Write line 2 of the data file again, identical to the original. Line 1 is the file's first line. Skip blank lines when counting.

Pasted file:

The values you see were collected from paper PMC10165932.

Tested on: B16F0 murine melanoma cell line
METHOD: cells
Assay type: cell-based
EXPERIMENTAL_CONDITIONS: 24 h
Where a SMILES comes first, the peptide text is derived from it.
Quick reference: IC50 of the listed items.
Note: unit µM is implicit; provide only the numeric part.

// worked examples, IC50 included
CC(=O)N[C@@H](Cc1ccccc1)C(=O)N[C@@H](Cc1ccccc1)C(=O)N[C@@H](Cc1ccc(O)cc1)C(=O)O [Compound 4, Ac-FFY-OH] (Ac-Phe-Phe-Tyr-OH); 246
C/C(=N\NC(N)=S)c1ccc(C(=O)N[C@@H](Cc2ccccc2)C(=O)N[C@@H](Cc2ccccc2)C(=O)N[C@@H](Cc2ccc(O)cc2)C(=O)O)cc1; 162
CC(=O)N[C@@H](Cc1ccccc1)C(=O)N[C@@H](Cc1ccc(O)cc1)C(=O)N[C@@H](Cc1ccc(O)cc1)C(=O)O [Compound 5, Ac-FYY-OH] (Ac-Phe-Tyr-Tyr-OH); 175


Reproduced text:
Tested on: B16F0 murine melanoma cell line